I think I need to backtrack.
The Anglican Church is a strange beast: our Primates are all equal, including the Archbishop of Canterbury (he's known as prima inter pares, first among equals), and the Communion itself is "run" or "organised" by our Instruments of Communion - all of which are consultative bodies (with the exception of the Archbishop of Canterbury). We are in communion with each other and recognise each other's sacraments, priests, etc, although there are historic tensions between the more theologically conservative and liberal elements of the Communion (eg Southern Africa and America, for instance) - there are even tensions between the New Zealand Church and others because we ordain women and we have female bishops.
After the consecration of a bishop in an active same-sex relationship by the Episcopal Church of USA (Gene Robinson, New Hampshire), there was a bit of a stoush with some of the more conservative elements in the Anglican Communion. Archbishop Rowan asked for a report (the Windsor Report) into how we can maintain our union of provinces, and a listening or indaba process to ensure that each Province's reaction to the Report was properly heard as one of the recommendations was a Covenant for each Province to sign, which we've never had before. In 2004, the Instruments of Communion asked for three moratoria on all Provinces, which all Provinces agreed to:
- No authorisation of blessings services for same-sex unions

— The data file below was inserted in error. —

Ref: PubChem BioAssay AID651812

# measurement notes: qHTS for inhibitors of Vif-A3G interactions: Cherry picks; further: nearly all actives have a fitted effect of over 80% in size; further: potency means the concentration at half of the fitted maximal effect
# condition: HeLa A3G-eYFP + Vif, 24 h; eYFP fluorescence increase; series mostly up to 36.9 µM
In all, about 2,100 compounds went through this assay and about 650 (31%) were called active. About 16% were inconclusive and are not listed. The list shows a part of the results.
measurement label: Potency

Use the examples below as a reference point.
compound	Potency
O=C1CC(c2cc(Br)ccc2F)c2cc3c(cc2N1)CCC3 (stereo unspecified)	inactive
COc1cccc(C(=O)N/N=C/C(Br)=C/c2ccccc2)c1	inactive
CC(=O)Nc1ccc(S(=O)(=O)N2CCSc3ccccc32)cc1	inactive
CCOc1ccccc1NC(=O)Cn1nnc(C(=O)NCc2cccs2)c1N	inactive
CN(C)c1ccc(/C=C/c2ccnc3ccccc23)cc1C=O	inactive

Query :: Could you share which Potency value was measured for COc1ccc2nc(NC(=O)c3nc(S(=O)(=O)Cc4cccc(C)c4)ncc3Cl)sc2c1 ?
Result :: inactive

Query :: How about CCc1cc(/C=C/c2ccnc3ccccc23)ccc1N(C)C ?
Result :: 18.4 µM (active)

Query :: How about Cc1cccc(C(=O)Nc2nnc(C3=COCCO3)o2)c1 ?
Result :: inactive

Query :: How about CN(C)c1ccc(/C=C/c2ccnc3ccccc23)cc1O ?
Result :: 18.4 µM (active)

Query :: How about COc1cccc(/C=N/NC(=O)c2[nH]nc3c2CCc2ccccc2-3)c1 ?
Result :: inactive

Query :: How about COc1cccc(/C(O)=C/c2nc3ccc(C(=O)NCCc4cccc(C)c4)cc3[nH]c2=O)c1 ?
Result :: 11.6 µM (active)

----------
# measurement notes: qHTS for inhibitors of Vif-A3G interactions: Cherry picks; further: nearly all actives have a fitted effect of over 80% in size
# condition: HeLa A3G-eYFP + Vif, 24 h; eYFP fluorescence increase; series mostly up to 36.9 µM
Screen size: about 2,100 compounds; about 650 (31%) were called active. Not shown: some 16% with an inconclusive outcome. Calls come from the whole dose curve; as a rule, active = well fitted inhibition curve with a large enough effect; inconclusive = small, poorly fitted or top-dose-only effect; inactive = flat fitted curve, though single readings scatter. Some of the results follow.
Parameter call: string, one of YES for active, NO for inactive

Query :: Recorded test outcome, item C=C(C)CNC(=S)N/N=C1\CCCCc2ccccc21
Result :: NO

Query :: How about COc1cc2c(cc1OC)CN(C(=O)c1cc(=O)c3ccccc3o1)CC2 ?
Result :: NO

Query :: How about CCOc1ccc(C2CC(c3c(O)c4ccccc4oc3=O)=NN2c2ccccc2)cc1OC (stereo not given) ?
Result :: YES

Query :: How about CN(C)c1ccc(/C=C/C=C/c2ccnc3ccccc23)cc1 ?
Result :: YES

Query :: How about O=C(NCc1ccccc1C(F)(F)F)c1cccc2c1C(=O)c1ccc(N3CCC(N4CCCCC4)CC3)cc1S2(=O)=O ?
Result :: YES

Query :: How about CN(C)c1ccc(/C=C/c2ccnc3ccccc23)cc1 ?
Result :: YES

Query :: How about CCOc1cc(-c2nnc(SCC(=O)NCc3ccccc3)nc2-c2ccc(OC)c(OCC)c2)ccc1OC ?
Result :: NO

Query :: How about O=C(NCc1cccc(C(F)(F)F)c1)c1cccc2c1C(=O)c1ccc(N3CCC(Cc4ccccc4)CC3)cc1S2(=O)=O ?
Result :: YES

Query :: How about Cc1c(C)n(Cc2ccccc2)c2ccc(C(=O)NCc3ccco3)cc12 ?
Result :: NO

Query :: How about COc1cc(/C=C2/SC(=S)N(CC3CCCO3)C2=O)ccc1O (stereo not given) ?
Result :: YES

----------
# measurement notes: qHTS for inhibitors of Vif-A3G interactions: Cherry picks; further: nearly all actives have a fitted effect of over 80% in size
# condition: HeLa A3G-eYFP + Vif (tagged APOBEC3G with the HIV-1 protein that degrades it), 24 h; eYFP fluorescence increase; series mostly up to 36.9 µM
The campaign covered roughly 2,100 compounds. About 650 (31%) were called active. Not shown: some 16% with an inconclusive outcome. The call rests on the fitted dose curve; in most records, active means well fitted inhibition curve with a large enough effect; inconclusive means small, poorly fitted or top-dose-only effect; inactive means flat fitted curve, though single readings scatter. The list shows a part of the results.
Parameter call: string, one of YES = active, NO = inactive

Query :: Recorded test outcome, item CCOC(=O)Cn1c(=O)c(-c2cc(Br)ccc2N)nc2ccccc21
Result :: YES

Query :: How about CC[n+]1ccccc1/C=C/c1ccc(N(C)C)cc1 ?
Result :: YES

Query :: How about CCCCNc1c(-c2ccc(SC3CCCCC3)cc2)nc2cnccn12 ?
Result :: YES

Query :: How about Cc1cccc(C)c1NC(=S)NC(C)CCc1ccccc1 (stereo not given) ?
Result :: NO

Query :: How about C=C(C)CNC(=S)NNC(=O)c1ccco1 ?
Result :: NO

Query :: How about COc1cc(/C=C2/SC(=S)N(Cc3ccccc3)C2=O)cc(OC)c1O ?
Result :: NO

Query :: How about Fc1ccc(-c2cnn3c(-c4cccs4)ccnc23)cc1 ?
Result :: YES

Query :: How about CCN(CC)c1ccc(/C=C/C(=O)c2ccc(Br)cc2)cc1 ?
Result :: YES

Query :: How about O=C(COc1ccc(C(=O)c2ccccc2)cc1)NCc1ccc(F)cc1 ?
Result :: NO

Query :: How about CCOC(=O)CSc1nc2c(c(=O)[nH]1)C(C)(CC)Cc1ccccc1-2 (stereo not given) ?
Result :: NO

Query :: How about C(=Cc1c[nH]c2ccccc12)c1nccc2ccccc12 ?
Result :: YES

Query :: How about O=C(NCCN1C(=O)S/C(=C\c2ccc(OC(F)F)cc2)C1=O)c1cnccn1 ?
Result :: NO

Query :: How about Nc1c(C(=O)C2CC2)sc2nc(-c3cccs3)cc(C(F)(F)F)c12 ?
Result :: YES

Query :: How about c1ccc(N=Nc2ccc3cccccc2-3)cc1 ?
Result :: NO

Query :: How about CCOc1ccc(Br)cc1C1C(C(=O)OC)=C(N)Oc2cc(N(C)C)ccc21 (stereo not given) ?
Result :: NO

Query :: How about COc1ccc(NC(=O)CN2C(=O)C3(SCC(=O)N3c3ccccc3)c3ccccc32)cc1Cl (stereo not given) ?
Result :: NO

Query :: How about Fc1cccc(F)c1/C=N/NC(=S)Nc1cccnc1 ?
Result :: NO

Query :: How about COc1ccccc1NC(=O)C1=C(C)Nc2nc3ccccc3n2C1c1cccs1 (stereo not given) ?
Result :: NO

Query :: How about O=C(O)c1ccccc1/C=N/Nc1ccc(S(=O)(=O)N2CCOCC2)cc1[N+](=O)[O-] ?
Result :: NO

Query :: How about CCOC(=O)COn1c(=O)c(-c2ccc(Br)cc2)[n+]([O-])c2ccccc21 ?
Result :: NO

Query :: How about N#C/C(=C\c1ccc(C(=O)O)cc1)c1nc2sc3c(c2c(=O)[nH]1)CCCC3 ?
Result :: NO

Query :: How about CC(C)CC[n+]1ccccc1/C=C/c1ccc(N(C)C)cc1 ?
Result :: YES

- No consecrations of bishops living in same-sex relationships
- No cross-border interventions (no bishop authorising any ministry within the diocese of another bishop without explicit permission).
Archbishop Rowan specifically states that no-one has been asked to leave the Communion, and that although the presenting issues might have been sexual in nature, they really only highlight differences that have been there for many many years between different Provinces. And he asked for us to pray for our Communion, that we will experience together a new Pentecost - a new way of looking at the world through the eyes of God's grace, love, and Spirit.
This nun is praying: for the Communion and Church I love, and for all the people who have been hurt. It's also an interesting issue finding peace for those who are in committed same-sex relationships and ensuring that their voice is heard and their hearts are healed in our church. How? I don't know. But I trust that God does.